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Aerial panoramic view of Port Hardy, BC. Adobe Stock image

Energy justice calls to action for BC’s next Premier

Aerial panoramic view of Port Hardy, BC. Adobe Stock image

With the news of John Horgan’s impending resignation as Premier of BC, and a successorship race emerging between David Eby, Anjali Appadurai, and Cherry Smiley, the Provincial Government is in a time of transition. As the climate and housing crises intensify, we hope to see BC’s next Premier take this opportunity to advance real and transformative policy action on these issues, moving past half measures and empty promises.

Ecotrust Canada’s Community Energy vision is one of healthy, resilient homes, and energy security for all — a society where nobody has to choose between heating their home and feeding their family. Over the last five years, we have been hard at work with community partners, proving home energy retrofit projects on the ground, and researching policies that can help make energy access more affordable and equitable. These solutions are more important than ever, as increases in the cost of living make it ever harder for people to make ends meet.

We believe that everyone has a right to clean, affordable energy, and climate resilient homes. However, we cannot achieve these goals without bold action and leadership from the Provincial government. These are some of the actions we want to see from BC’s next Premier.

1. Prepare British Columbians for a changing climate through building codes and regulations.

The time for empty promises and unmet targets on climate action is over. Extreme heat and weather induced by climate change is already killing British Columbians as the June 2021 heat dome and subsequent Extreme Heat Death Review Panel Report tragically demonstrated. 

BC must ban the sale of polluting fossil fuel heating equipment. The fossil fuel industry in BC has delayed meaningful action on climate for years by promoting half measures and greenwashing the use of natural gas as a “clean” energy source.  Meanwhile, each new fossil furnace installed locks in emissions for decades and works against the hard-won progress achieved through retrofits.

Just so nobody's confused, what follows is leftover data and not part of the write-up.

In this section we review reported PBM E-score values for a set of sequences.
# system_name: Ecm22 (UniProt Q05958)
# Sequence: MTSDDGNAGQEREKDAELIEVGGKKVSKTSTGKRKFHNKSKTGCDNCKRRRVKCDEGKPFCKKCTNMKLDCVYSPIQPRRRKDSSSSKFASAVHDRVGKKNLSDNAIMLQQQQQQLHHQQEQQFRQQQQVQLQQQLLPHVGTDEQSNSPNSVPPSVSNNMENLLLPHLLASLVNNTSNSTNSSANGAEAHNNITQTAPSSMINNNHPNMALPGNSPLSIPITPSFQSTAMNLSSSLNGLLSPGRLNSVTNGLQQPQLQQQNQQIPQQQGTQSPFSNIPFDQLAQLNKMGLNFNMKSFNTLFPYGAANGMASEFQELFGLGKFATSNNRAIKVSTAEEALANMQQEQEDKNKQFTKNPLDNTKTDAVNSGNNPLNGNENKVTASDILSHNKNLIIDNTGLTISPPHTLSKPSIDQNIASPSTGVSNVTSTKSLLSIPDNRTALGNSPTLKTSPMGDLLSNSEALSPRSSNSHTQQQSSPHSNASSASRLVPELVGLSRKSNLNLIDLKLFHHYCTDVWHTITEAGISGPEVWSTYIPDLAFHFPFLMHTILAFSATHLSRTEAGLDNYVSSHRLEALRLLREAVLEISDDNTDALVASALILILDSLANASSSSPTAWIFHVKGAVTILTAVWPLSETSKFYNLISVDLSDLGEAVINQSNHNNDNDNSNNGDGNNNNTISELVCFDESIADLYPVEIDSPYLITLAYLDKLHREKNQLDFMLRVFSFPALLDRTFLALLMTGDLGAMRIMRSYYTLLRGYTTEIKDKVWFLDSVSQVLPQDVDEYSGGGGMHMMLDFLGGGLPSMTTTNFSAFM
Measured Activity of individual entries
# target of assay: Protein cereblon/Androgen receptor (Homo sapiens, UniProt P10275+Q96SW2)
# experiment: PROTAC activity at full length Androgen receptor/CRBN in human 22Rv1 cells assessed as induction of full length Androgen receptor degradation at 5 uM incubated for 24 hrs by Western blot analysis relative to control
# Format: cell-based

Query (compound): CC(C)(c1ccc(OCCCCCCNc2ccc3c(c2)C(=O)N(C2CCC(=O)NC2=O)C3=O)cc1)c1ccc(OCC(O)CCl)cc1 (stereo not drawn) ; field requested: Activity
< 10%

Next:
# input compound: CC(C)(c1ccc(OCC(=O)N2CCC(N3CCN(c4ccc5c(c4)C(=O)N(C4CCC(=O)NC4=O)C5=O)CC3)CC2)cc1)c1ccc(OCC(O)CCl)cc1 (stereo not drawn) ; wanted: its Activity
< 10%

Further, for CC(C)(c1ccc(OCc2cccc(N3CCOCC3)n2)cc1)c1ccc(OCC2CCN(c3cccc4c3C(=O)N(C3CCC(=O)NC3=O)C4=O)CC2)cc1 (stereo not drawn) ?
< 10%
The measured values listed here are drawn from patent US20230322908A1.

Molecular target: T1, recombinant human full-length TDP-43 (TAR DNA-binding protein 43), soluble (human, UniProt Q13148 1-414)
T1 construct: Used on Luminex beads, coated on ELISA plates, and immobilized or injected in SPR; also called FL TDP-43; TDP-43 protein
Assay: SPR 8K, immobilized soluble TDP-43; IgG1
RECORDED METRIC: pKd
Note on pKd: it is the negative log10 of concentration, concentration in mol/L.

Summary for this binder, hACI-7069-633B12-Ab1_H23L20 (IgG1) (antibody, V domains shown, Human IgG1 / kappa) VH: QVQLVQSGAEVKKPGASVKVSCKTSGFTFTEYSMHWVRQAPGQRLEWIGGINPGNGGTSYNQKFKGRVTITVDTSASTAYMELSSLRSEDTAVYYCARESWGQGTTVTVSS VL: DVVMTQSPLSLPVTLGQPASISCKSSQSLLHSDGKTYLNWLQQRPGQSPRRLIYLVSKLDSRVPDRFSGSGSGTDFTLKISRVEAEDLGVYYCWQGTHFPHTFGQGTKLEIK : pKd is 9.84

The BC Building Code should also require the use of both active and passive cooling in new developments, as recommended by the Extreme Heat Death Review Panel. 

Both objectives can be met through the rapid deployment of electric heat pumps for heating and cooling, a proven technology that works throughout the province’s many climate zones, and utilizes our low-carbon electric grid.

2. Expand support for low- and moderate-income households to prepare their homes for warmer temperatures and higher energy costs.

For too long we have subsidized wealthy households that already had the resources to complete home retrofits. Rebate and incentive programs for home energy retrofits are disproportionately accessed by those who need them the least, while lower income households cannot afford to make their homes more climate resilient or make the energy efficiency improvements that would lower their utility bills. 

The Province’s creation of an income-qualified retrofit program in 2021 was an important first step. We’re calling for the Province to expand this program and provide full cost coverage for retrofitting the 272,000 BC households that are experiencing energy insecurity. 

Such a program could cost around half a billion dollars per year — roughly on par with the $400 million spent on ICBC rebate cheques in 2022, but with vastly more impactful results. The cost of inaction is much greater. Climate change-induced storms last November caused $7.5 billion in damage to BC’s infrastructure, and the cost of dealing with the health impacts brought on by extreme heat  could push our already fragile $27-billion health care system to the breaking point.

3. Introduce a low-income energy rebate.

The BC NDP campaigned in 2017 on a promise to introduce a “lifeline rate” for electricity, which would have reduced the burden on households that face chronic hardship in paying their energy bills due to lower incomes, poor quality housing, and an inability to afford the most energy efficient technologies in their homes. Unfortunately, the BC Utilities Commission, an outdated regulatory body without any meaningful mandate on equity or climate justice, showed no interest in making such a ground-breaking policy possible. 

Now, the conversation around basic access to electricity is more relevant than ever. It is widely expected that BC Hydro is moving forward with a new rate design that eliminates tiered electricity pricing in BC. This change is likely necessary to achieve our climate targets, but it risks placing a greater burden of energy costs on people living in smaller homes, including lower-income tenants of apartment buildings. Our research of other jurisdictions’ policies suggests that BC could offset this impact by introducing a basic bill assistance program at the provincial level. This program would protect access to essential energy services for heating, cooling, lighting, and cooking for the most vulnerable households in BC.

As we say goodbye to Premier John Horgan, we’re hoping our new Premier carries the torch for energy and climate justice by addressing our three recommendations above. With compounding crises — climate and housing — we can no longer delay. We need a leader who supports the health and well-being of the environment and households in need.